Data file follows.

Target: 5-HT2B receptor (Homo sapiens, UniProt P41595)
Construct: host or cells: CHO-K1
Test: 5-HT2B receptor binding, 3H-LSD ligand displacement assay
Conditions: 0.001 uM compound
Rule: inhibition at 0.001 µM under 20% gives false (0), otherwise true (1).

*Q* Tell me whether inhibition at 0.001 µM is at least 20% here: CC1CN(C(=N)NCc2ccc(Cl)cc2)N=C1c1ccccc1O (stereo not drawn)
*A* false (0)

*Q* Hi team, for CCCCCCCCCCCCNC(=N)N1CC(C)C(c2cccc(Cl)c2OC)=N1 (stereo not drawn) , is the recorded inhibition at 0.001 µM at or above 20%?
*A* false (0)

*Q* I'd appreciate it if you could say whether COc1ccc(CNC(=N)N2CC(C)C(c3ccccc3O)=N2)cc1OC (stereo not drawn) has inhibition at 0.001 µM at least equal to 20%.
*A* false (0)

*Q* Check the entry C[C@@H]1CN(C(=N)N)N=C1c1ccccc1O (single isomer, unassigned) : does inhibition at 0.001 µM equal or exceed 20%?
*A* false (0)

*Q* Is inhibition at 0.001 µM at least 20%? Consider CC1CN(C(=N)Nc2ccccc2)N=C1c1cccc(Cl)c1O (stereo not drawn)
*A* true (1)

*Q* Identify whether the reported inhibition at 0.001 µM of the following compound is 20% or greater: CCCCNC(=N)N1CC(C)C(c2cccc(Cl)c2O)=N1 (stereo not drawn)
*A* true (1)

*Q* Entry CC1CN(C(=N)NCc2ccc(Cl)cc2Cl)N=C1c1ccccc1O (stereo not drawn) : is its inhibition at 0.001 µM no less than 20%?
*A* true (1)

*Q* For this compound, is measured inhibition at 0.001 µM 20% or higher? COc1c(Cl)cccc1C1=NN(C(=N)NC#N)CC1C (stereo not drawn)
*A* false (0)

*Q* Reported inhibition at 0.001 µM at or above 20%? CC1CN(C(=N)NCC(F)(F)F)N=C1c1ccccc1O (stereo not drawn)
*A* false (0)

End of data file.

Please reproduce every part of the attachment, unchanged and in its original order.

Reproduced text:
Target: 5-HT2B receptor (Homo sapiens, UniProt P41595)
Construct: host or cells: CHO-K1
Test: 5-HT2B receptor binding, 3H-LSD ligand displacement assay
Conditions: 0.001 uM compound
Rule: inhibition at 0.001 µM under 20% gives false (0), otherwise true (1).

*Q* Tell me whether inhibition at 0.001 µM is at least 20% here: CC1CN(C(=N)NCc2ccc(Cl)cc2)N=C1c1ccccc1O (stereo not drawn)
*A* false (0)

*Q* Hi team, for CCCCCCCCCCCCNC(=N)N1CC(C)C(c2cccc(Cl)c2OC)=N1 (stereo not drawn) , is the recorded inhibition at 0.001 µM at or above 20%?
*A* false (0)

*Q* I'd appreciate it if you could say whether COc1ccc(CNC(=N)N2CC(C)C(c3ccccc3O)=N2)cc1OC (stereo not drawn) has inhibition at 0.001 µM at least equal to 20%.
*A* false (0)

*Q* Check the entry C[C@@H]1CN(C(=N)N)N=C1c1ccccc1O (single isomer, unassigned) : does inhibition at 0.001 µM equal or exceed 20%?
*A* false (0)

*Q* Is inhibition at 0.001 µM at least 20%? Consider CC1CN(C(=N)Nc2ccccc2)N=C1c1cccc(Cl)c1O (stereo not drawn)
*A* true (1)

*Q* Identify whether the reported inhibition at 0.001 µM of the following compound is 20% or greater: CCCCNC(=N)N1CC(C)C(c2cccc(Cl)c2O)=N1 (stereo not drawn)
*A* true (1)

*Q* Entry CC1CN(C(=N)NCc2ccc(Cl)cc2Cl)N=C1c1ccccc1O (stereo not drawn) : is its inhibition at 0.001 µM no less than 20%?
*A* true (1)

*Q* For this compound, is measured inhibition at 0.001 µM 20% or higher? COc1c(Cl)cccc1C1=NN(C(=N)NC#N)CC1C (stereo not drawn)
*A* false (0)

*Q* Reported inhibition at 0.001 µM at or above 20%? CC1CN(C(=N)NCC(F)(F)F)N=C1c1ccccc1O (stereo not drawn)
*A* false (0)